Water Company Europoort started a pilot plant (MP)UV study to determine the UV-fluence to meet the Dutch drinking water standards. The results of large volume sampling of this pilot plant demonstrated that environmental spores of sulphite-reducing clostridia (SSRC) were highly resistant against UV. With the pilot plant at a flow of 180 m3/h a challenge test was conducted to compare the susceptibility of environmental SSRC and lab-cultured spores of C. perfringens, MS2 bacteriophages and Bacillus subtilis. The latter was dosed as a biodosimeter with a calibrated UV253.7nm sensitivity to confirm the germicidal fluence. This test demonstrated that environmental SSRC were a factor of 1.6 more resistant against UV than the lab-cultured spores of C. perfringens. Furthermore, the results of these environmental SSRC indicated that they are more resistant to UV than other relevant micro-organisms for drinking water safety. Environmental SSRC calibrated with biodosimetry and determined with large volumes sampling is a potential parameter for on-site verification of the efficacy of UV-systems. Further research is necessary to determine to what extent the UV susceptibility of SSRC is consistent in the water and to find the cause of the increased resistance of environmental micro-organisms.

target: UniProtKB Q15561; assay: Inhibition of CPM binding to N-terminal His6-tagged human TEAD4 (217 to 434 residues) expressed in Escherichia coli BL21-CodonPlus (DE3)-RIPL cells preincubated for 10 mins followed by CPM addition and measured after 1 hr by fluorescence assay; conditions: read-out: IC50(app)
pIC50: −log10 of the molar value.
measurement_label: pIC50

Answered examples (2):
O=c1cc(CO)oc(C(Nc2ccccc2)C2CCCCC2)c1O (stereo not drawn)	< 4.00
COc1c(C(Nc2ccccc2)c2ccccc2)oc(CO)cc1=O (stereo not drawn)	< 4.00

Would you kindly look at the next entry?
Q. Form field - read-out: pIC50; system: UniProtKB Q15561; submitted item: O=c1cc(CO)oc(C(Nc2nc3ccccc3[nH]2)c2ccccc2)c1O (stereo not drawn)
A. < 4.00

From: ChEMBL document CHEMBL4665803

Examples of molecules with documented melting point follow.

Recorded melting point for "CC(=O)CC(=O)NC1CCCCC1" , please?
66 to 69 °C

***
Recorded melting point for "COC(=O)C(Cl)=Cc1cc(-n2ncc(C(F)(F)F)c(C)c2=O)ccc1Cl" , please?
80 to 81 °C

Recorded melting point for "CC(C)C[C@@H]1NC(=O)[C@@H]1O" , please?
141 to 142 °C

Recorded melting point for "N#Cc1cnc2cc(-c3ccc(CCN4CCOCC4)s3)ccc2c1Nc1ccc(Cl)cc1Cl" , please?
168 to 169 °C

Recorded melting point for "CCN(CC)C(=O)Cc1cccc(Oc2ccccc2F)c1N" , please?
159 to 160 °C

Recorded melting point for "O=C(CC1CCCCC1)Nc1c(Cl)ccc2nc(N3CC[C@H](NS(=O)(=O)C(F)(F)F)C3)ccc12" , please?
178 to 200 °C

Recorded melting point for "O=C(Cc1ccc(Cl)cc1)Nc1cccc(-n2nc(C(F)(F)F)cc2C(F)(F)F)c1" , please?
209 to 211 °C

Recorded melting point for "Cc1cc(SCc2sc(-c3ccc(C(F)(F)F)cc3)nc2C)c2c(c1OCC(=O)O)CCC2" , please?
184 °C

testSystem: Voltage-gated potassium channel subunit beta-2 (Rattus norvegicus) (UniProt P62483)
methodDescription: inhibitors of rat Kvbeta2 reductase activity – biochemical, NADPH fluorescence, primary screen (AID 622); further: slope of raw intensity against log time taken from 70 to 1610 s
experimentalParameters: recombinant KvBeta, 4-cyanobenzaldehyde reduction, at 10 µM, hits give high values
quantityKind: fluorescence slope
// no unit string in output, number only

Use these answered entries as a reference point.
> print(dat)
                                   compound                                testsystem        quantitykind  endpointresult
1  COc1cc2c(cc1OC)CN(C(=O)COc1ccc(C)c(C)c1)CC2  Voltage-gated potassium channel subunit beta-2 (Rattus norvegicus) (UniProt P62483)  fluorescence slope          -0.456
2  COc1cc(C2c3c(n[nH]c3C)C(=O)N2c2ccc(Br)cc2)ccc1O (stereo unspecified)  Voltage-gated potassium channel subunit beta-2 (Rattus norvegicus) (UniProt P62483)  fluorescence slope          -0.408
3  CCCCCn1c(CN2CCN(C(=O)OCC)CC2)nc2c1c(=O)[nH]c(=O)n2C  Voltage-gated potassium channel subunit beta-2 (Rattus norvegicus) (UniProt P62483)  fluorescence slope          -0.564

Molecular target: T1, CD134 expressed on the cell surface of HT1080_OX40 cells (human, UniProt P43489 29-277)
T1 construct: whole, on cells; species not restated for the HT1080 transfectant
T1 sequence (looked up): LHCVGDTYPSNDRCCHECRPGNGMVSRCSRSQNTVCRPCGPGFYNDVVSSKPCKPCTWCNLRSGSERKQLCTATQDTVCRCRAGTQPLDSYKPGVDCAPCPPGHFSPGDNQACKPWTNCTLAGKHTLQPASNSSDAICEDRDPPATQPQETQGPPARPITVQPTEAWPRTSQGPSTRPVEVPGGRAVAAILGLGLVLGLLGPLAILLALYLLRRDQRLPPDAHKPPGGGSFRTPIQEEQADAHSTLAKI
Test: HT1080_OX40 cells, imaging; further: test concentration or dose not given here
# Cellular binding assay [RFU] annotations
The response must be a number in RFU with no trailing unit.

Increased resistance of environmental anaerobic spores to inactivation by UV
W.A.M. Hijnen, A.J. van der Veer, E.F. Beerendonk, G.J. Medema; Increased resistance of environmental anaerobic spores to inactivation by UV. Water Science and Technology: Water Supply 1 April 2004; 4 (2): 55–61. doi: https://doi.org/10.2166/ws.2004.0028
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